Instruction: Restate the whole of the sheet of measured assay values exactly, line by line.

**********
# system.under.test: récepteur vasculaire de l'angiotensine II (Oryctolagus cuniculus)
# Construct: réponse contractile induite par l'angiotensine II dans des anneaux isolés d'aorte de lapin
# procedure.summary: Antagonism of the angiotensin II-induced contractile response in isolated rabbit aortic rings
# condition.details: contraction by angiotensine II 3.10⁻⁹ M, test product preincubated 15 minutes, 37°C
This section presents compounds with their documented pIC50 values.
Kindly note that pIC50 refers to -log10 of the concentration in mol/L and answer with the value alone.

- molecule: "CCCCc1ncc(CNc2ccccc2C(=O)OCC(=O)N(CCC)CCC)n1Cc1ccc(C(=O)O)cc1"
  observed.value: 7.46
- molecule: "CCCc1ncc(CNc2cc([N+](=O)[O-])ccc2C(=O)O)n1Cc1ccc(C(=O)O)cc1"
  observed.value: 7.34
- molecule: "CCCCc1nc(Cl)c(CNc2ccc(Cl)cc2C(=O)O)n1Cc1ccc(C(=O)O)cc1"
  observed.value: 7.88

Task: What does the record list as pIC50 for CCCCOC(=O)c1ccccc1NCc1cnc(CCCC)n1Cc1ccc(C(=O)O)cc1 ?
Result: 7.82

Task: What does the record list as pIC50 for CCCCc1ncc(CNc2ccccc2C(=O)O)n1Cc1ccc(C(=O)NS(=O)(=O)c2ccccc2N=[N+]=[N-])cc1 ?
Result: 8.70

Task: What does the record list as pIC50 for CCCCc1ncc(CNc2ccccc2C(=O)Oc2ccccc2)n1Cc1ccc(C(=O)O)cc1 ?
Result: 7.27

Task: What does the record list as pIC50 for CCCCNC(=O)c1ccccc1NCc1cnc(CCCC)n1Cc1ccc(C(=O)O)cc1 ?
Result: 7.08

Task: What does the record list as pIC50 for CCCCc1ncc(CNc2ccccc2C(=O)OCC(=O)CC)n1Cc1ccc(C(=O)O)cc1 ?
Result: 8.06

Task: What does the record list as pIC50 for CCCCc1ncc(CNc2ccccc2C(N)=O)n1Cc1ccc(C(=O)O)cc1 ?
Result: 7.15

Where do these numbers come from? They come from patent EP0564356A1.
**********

# system.under.test: récepteur vasculaire de l'angiotensine II (Oryctolagus cuniculus)
# Construct: réponse contractile induite par l'angiotensine II dans des anneaux isolés d'aorte de lapin
# procedure.summary: Antagonism of the angiotensin II-induced contractile response in isolated rabbit aortic rings
# condition.details: contraction by angiotensine II 3.10⁻⁹ M, test product preincubated 15 minutes, 37°C
This section presents compounds with their documented pIC50 values.
Kindly note that pIC50 refers to -log10 of the concentration in mol/L and answer with the value alone.

- molecule: "CCCCc1ncc(CNc2ccccc2C(=O)OCC(=O)N(CCC)CCC)n1Cc1ccc(C(=O)O)cc1"
  observed.value: 7.46
- molecule: "CCCc1ncc(CNc2cc([N+](=O)[O-])ccc2C(=O)O)n1Cc1ccc(C(=O)O)cc1"
  observed.value: 7.34
- molecule: "CCCCc1nc(Cl)c(CNc2ccc(Cl)cc2C(=O)O)n1Cc1ccc(C(=O)O)cc1"
  observed.value: 7.88

Task: What does the record list as pIC50 for CCCCOC(=O)c1ccccc1NCc1cnc(CCCC)n1Cc1ccc(C(=O)O)cc1 ?
Result: 7.82

Task: What does the record list as pIC50 for CCCCc1ncc(CNc2ccccc2C(=O)O)n1Cc1ccc(C(=O)NS(=O)(=O)c2ccccc2N=[N+]=[N-])cc1 ?
Result: 8.70

Task: What does the record list as pIC50 for CCCCc1ncc(CNc2ccccc2C(=O)Oc2ccccc2)n1Cc1ccc(C(=O)O)cc1 ?
Result: 7.27

Task: What does the record list as pIC50 for CCCCNC(=O)c1ccccc1NCc1cnc(CCCC)n1Cc1ccc(C(=O)O)cc1 ?
Result: 7.08

Task: What does the record list as pIC50 for CCCCc1ncc(CNc2ccccc2C(=O)OCC(=O)CC)n1Cc1ccc(C(=O)O)cc1 ?
Result: 8.06

Task: What does the record list as pIC50 for CCCCc1ncc(CNc2ccccc2C(N)=O)n1Cc1ccc(C(=O)O)cc1 ?
Result: 7.15

Where do these numbers come from? They come from patent EP0564356A1.